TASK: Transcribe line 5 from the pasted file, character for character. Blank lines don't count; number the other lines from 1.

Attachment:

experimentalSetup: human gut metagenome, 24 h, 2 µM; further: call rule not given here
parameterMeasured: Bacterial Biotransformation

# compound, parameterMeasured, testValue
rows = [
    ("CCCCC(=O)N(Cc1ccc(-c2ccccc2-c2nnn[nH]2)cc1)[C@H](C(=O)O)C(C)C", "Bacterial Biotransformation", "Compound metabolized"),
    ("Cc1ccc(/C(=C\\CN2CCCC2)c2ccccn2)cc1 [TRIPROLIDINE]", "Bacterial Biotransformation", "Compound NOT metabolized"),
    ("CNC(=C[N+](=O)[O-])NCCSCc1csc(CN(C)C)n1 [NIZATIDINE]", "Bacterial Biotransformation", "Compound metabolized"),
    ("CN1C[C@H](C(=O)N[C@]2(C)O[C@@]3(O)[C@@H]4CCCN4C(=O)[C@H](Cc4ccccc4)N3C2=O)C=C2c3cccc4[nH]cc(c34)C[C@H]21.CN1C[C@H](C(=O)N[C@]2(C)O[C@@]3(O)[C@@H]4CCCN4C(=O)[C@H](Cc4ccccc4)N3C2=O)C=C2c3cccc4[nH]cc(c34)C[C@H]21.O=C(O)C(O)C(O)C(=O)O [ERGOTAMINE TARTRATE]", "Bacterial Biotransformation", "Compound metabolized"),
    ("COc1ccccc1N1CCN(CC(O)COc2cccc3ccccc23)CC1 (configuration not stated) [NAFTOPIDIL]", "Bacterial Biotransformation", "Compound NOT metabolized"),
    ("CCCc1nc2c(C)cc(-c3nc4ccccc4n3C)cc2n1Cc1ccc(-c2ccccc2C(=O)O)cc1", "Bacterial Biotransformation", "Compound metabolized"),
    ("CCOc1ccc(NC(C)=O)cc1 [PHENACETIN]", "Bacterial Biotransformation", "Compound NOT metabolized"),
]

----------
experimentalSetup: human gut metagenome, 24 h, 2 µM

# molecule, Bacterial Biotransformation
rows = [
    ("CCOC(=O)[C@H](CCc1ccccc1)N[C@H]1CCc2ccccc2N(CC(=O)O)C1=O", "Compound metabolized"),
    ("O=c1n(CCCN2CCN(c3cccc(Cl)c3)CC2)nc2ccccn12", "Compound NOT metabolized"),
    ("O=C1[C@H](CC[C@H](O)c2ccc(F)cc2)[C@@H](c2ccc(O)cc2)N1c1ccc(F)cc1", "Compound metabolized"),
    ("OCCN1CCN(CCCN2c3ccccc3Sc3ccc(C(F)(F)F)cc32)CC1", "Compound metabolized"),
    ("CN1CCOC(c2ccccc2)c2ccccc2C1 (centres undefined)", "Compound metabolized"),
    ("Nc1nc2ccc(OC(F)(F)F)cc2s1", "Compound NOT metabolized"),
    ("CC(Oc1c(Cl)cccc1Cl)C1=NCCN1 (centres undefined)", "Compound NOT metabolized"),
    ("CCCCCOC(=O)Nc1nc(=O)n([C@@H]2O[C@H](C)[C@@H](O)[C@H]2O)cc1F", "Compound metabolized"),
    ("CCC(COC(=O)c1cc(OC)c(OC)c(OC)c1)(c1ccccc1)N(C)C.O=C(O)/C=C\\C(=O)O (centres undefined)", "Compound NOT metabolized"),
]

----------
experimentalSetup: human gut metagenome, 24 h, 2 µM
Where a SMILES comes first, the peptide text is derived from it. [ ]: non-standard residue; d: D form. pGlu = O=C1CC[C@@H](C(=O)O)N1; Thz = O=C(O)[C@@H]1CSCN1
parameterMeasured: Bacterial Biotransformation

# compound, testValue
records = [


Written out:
    ("CCCCC(=O)N(Cc1ccc(-c2ccccc2-c2nnn[nH]2)cc1)[C@H](C(=O)O)C(C)C", "Bacterial Biotransformation", "Compound metabolized"),